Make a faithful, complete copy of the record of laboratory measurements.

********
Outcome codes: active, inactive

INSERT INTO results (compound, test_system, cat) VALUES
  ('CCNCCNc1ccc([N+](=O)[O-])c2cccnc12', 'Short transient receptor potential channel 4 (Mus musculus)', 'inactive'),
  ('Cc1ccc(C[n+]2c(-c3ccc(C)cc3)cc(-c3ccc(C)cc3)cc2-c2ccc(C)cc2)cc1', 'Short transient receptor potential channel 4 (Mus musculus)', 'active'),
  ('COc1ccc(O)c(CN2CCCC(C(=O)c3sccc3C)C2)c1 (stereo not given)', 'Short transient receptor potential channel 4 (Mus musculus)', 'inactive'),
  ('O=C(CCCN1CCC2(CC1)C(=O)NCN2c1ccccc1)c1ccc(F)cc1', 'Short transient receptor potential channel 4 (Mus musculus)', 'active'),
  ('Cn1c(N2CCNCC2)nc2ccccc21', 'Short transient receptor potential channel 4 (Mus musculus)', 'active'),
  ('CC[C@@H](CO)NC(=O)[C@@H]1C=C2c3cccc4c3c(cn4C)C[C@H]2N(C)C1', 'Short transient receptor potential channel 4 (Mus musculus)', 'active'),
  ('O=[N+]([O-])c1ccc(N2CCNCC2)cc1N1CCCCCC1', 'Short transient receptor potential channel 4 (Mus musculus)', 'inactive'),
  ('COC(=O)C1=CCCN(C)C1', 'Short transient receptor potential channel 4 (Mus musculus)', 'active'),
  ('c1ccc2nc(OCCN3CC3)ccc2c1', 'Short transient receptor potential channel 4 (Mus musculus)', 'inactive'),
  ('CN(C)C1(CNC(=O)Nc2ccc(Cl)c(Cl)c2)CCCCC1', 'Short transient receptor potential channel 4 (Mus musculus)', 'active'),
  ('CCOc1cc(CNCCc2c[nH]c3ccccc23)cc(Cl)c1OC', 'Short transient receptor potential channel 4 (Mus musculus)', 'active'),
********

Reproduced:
Outcome codes: active, inactive

INSERT INTO results (compound, test_system, cat) VALUES
  ('CCNCCNc1ccc([N+](=O)[O-])c2cccnc12', 'Short transient receptor potential channel 4 (Mus musculus)', 'inactive'),
  ('Cc1ccc(C[n+]2c(-c3ccc(C)cc3)cc(-c3ccc(C)cc3)cc2-c2ccc(C)cc2)cc1', 'Short transient receptor potential channel 4 (Mus musculus)', 'active'),
  ('COc1ccc(O)c(CN2CCCC(C(=O)c3sccc3C)C2)c1 (stereo not given)', 'Short transient receptor potential channel 4 (Mus musculus)', 'inactive'),
  ('O=C(CCCN1CCC2(CC1)C(=O)NCN2c1ccccc1)c1ccc(F)cc1', 'Short transient receptor potential channel 4 (Mus musculus)', 'active'),
  ('Cn1c(N2CCNCC2)nc2ccccc21', 'Short transient receptor potential channel 4 (Mus musculus)', 'active'),
  ('CC[C@@H](CO)NC(=O)[C@@H]1C=C2c3cccc4c3c(cn4C)C[C@H]2N(C)C1', 'Short transient receptor potential channel 4 (Mus musculus)', 'active'),
  ('O=[N+]([O-])c1ccc(N2CCNCC2)cc1N1CCCCCC1', 'Short transient receptor potential channel 4 (Mus musculus)', 'inactive'),
  ('COC(=O)C1=CCCN(C)C1', 'Short transient receptor potential channel 4 (Mus musculus)', 'active'),
  ('c1ccc2nc(OCCN3CC3)ccc2c1', 'Short transient receptor potential channel 4 (Mus musculus)', 'inactive'),
  ('CN(C)C1(CNC(=O)Nc2ccc(Cl)c(Cl)c2)CCCCC1', 'Short transient receptor potential channel 4 (Mus musculus)', 'active'),
  ('CCOc1cc(CNCCc2c[nH]c3ccccc23)cc(Cl)c1OC', 'Short transient receptor potential channel 4 (Mus musculus)', 'active'),